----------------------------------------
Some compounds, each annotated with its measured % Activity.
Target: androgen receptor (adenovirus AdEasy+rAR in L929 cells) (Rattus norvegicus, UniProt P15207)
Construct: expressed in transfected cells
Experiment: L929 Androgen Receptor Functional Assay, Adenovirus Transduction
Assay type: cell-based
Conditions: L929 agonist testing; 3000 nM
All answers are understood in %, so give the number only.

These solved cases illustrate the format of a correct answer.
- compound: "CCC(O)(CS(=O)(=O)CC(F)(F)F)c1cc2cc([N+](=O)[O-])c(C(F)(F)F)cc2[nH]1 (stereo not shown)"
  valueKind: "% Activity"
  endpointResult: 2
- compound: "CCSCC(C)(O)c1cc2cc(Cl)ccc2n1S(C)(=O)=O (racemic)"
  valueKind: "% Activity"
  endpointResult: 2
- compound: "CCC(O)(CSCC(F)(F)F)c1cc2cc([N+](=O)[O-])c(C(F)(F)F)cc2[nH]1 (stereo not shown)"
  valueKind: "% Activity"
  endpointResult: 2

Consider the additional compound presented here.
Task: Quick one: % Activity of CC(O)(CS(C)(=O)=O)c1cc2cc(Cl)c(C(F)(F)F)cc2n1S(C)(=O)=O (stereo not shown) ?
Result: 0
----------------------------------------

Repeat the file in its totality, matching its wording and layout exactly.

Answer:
Some compounds, each annotated with its measured % Activity.
Target: androgen receptor (adenovirus AdEasy+rAR in L929 cells) (Rattus norvegicus, UniProt P15207)
Construct: expressed in transfected cells
Experiment: L929 Androgen Receptor Functional Assay, Adenovirus Transduction
Assay type: cell-based
Conditions: L929 agonist testing; 3000 nM
All answers are understood in %, so give the number only.

These solved cases illustrate the format of a correct answer.
- compound: "CCC(O)(CS(=O)(=O)CC(F)(F)F)c1cc2cc([N+](=O)[O-])c(C(F)(F)F)cc2[nH]1 (stereo not shown)"
  valueKind: "% Activity"
  endpointResult: 2
- compound: "CCSCC(C)(O)c1cc2cc(Cl)ccc2n1S(C)(=O)=O (racemic)"
  valueKind: "% Activity"
  endpointResult: 2
- compound: "CCC(O)(CSCC(F)(F)F)c1cc2cc([N+](=O)[O-])c(C(F)(F)F)cc2[nH]1 (stereo not shown)"
  valueKind: "% Activity"
  endpointResult: 2

Consider the additional compound presented here.
Task: Quick one: % Activity of CC(O)(CS(C)(=O)=O)c1cc2cc(Cl)c(C(F)(F)F)cc2n1S(C)(=O)=O (stereo not shown) ?
Result: 0